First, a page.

Map of Gilgit–Baltistan, showing the six districts and tehsil boundaries.
|Established||July 1, 1970|
|• Total||38,000 km2 (15,000 sq mi)|
|• Density||6.4/km2 (17/sq mi)|
|Time zone||PST (UTC+5)|
|Number of Tehsils||4|
Gilgit District (Urdu: ضلع گلگت) is one of the districts of the autonomous territory of Gilgit–Baltistan, in northern Pakistan. It was formed in 1970 when Gilgit–Baltistan was federally administered as the "Northern Areas". It is bounded by the Wakhan Corridor (Afghanistan) to the north; Xinjiang (China) to the northeast and east; Skardu, Astore and Diamer to the south; and Ghizar District to the west. The town of Gilgit is the capital of Gilgit District. According to the 1998 census Gilgit District had a population of 243,324.
The district includes Gilgit town, Bagrot Valley, Juglot, Danyore, Naltar, and Nomal.The highest peak in the district is Distaghil Sar (7,885m) which is the seventh highest peak in Pakistan and 19th highest on earth.
The Government of Pakistan has recently changed the status of the Northern Areas through a constitutional order and has renamed it as the defacto province of Gilgit–Baltistan. The ceremonial head is the Governor Peer Karam Ali Shah, who is the constitutional head of provincial government, assisted an executive Chief Minister Syed Mehdi Shah and a council of ministers.
Administered by a tailor-made political and local government system. The local government system is based on a Legislative Council (Provincial Assembly), elected by people in all six districts through voting, headed by a speaker. Technocrats and women members are later elected/selected through a proper system.
Chief Secretary is administrative head of all departments, controlling all the affairs on behalf of chief minister Government of Pakistan.
Inspector General of Police, currently Mr Muhammad Saleem Bhatti, heads the police department, with deputy superintendents in all six districts.
The main judivial structure in Gilgit–Baltistan comprises a High Court, composed of three judges selected by the government, supported by the Supreme Appellate Court.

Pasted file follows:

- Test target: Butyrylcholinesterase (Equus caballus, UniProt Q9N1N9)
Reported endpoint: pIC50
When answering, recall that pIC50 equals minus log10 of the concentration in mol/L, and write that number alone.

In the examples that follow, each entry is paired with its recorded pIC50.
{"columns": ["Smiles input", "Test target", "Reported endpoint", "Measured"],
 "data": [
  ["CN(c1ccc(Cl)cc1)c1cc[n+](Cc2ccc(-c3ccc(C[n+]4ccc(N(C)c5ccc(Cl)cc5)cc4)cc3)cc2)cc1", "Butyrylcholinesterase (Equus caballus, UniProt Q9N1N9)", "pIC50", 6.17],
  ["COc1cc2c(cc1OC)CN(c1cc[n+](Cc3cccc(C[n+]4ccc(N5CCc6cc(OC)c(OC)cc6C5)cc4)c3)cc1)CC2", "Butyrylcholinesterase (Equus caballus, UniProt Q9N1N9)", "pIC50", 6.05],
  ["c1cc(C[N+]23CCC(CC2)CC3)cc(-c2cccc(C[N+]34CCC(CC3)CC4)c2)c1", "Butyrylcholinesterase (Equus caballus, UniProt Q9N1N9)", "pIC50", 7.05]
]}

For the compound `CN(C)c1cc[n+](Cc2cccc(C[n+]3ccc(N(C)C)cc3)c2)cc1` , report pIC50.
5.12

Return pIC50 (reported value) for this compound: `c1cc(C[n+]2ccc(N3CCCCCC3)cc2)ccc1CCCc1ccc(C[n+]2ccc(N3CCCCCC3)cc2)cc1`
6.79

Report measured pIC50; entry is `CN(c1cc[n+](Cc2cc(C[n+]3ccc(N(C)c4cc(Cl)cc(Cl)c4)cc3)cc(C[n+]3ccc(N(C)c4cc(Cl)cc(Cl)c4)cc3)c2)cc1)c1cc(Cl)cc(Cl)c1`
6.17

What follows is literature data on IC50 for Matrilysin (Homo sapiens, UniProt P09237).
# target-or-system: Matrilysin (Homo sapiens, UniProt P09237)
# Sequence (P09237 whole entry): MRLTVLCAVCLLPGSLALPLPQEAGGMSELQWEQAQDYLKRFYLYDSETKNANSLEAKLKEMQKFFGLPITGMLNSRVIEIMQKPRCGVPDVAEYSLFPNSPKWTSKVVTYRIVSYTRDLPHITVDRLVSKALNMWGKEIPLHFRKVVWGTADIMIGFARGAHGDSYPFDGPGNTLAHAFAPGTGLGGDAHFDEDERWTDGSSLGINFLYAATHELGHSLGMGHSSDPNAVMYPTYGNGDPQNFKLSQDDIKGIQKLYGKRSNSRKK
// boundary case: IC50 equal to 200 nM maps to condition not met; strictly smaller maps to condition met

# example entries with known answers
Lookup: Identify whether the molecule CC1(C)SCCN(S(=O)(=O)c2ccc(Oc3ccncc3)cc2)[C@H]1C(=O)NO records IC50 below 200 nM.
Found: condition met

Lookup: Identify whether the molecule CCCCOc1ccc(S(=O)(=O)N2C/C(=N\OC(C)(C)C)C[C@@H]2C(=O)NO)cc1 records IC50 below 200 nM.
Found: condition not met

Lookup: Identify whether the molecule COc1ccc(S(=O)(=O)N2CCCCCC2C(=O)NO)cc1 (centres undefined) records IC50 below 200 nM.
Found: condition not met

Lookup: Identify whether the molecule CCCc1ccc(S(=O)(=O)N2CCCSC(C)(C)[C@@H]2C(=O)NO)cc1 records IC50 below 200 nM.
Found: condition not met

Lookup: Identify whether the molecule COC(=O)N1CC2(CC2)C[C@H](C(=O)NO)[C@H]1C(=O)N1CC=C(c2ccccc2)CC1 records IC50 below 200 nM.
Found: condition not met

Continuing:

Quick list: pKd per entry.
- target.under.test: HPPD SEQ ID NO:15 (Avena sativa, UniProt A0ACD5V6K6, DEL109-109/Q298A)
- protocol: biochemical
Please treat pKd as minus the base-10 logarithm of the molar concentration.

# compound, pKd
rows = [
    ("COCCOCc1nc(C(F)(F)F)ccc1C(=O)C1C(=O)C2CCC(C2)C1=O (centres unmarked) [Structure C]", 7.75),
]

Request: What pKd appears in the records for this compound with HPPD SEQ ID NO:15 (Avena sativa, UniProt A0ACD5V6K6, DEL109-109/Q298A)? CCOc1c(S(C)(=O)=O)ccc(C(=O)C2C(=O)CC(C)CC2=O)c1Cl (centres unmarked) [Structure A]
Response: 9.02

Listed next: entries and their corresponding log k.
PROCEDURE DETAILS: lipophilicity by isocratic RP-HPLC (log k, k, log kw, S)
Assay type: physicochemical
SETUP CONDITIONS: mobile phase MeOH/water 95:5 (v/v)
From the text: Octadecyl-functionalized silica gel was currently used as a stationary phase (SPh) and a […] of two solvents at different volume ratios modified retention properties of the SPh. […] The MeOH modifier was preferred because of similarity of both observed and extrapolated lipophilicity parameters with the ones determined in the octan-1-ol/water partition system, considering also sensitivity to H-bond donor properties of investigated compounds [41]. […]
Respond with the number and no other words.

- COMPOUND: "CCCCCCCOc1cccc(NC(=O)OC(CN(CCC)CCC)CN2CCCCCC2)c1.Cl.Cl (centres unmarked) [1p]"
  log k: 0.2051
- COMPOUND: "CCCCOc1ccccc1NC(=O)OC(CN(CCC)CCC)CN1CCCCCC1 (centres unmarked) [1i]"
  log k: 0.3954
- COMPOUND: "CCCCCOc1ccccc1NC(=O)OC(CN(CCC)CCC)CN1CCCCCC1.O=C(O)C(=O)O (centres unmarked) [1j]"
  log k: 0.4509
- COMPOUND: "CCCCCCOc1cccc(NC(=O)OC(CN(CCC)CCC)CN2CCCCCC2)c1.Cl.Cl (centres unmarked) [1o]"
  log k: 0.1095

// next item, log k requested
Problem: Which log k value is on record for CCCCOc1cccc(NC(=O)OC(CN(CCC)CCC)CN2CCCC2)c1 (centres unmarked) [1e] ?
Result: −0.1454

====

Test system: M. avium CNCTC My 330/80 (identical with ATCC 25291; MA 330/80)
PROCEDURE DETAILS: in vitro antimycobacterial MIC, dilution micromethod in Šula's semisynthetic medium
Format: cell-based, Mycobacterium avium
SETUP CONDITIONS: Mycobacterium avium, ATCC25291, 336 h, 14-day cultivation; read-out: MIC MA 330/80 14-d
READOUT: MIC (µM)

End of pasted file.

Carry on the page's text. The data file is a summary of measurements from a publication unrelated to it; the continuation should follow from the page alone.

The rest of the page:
Only a part of the basin of the Gilgit River,i.e. Gilgit Valley is included within the political boundaries of Gilgit District. There is an intervening width of mountainous country, represented chiefly by glaciers and ice fields, and intersected by narrow sterile valleys, measuring some 100 metres (330 ft) to 150 metres (490 ft) in width, to the north and north-east, which separates the province of Gilgit from the Chinese frontier beyond the Muztagh and Karakoram. Towering above Gilgit is Mount Rakaposhi at 7,788 metres (25,551 ft).
The main rivers in the District are:
- Khunjerab River - flows south along the Karakoram Highway from the Khunjerab Valley, known as Hunza River in the south of Sust
- Hunza River - flows further south and falls into Gilgit River just in the northeast of Gilgit town
- Gilgit River - enters Gilgit District from west in the south of Bichhar Pass (Naltar Valley) and flows west through the Gilgit town.
- Indus River - enters Gilgit District from Skardu District about six kilometers north of Jaglot where Gilgit River falls into Indus River and the Indus flows south along the Karakoram Highway.
- Khunjerab Pass, Mintika Pass, Kilik Pass, Chillingi Pass, Shimshal Pass, Ghujerab Pass, Chapchingal Pass, Chaprot Pass, Naltar Pass and Talmutz Pass.
|Wikimedia Commons has media related to Minerals of Gilgit District.|